March started with Arizona head coach Sean Miller defiantly denouncing any wrongdoing in an alleged pay-for-play scandal, investigated by the FBI. Miller’s March, season and possibly his tenure in Arizona is over after an embarrassing 21-point loss to 13-seed Buffalo.
There’s the FBI scandal — first reported on in September of 2017 — when ESPN first reported the allegations that Miller was caught on wiretap discussing “paying $100,000 to ensure star freshman Deandre Ayton signed with the Wildcats.”
There’s an upset fan base who has been frustrated that despite being considered one of the best programs in the country, Arizona has not been to a Final Four since 2001. This year, Miller received the best recruit to ever land in Arizona. The Wildcats were the top-ranked team in many preseason polls. Yet for one reason or another, the team never seemed to play up to the level everyone expected.
Now it leaves the college-basketball world in shock after an early exit from the tournament.
Arizona thought it had its second home-run hire when Miller was hired in 2009. Rick Pitino, Tom Izzo, John Calipari, Jamie Dixon and Mark Few were linked as possible candidates to replace legendary Lute Olson. In the end, former Arizona Athletic Director Jim Livengood went with the younger Miller.
Since then, Miller has continually underperformed despite having some of the most talented teams in the nation. Three times he has led Arizona to the Elite Eight. Four out of the last five years the Wildcats were upset in the tournament. Arizona is losing its starting five and currently has no one committed for the 2018-19 season.
If the administration was going to make a move, now is the time.
This time around, obvious choices with Arizona ties have some baggage. Josh Pastner, Joe Pasternack and Lorenzo Romar have all had success coaching, but all have been linked to the current FBI investigation. Former players like Jason Gardner and Damon Stoudamire have yet to establish themselves as viable candidates.
Should Miller be fired — or no longer patrolling the sidelines in Tucson — here are five possible replacements.
There are many tied to the program who would like an insider — someone with Arizona ties — to be the next head coach. For those people, you can’t get much more closer than Olson’s grandson.
Brase is from Tucson and was a part of Arizona’s basketball team from 2003-05. His coaching career started in McKale as an assistant the year before Miller was hired. Since then, he’s worked his way around both the collegiate and professional level.
He currently coaches in the G League for the Rio Grande Valley Vipers. This past season Brase led the Vipers to the G League Finals.
Hurley has the proven coaching pedigree and has been very successful at every turn as a head coach. Last year, he led Rhode Island to a near upset of Oregon — who would go on to the Final Four. In eight years as a collegiate head coach, he has a 147-101 record.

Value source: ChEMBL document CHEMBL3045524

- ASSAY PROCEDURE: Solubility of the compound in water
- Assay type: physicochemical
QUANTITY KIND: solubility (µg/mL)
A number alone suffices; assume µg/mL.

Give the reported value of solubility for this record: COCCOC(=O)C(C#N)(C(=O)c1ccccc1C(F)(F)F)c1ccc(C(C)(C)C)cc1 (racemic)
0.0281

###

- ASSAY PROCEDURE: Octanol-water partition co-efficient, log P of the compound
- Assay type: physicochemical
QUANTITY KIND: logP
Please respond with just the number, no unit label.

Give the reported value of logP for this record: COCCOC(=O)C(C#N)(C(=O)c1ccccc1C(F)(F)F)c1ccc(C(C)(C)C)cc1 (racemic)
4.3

It would also continue the trend of Arizona hiring successful Atlantic 10 coaches. Not to mention it would kick the Arizona rivalry up a few thousand degrees with brothers coaching at rival schools.
Arizona has been down this road before with Few. Why would this time be any different?
It’s highly plausible, but highly improbable that Few could view last year’s national runner-up team as the best he can do at Gonzaga. Despite how well the program has done and the success he has had, they will always be limited on what they can achieve due to certain things Few can’t control.
There have been rumors that Arizona is one of the few schools Few would leave Spokane for. Should he choose to, it would be solely due to the opportunity compete at an equal level to the other established blue-bloods in college basketball.
If Matta is healthy — and that’s a big if — he will certainly be a widely praised hire. Two Final Fours, five Big Ten regular season championships, four Big Ten Tournament championships, nine first-round NBA draft picks and an average of 26 victories per season in 17 years as a Division I coach, Matta has nothing else to prove, except winning a national championship.
The tradition of Arizona could lure him out of retirement to reach that goal. Again, if he is healthy enough.
This all comes down to a question of whether or not Walton would leave the most glamorous job in the NBA to coach his alma mater. When Walton was being recruited, his dad Bill encouraged Luke to go to Arizona because he would be mentored and taught in Tucson, not just coached on the basketball court. Has it left a big enough impression on Walton?
Walton would be welcomed back by past players, he would be well received by current players, and he would have a leg up in recruiting based not only in his time in LA but based on his youth and ability to relate to prospective players. In LA the team is young and his future is not promised given what could happen and free agency.
Has the Lavar Ball circus — only in its infancy — helped add to the tension and uncertainty that it has given Walton second thoughts?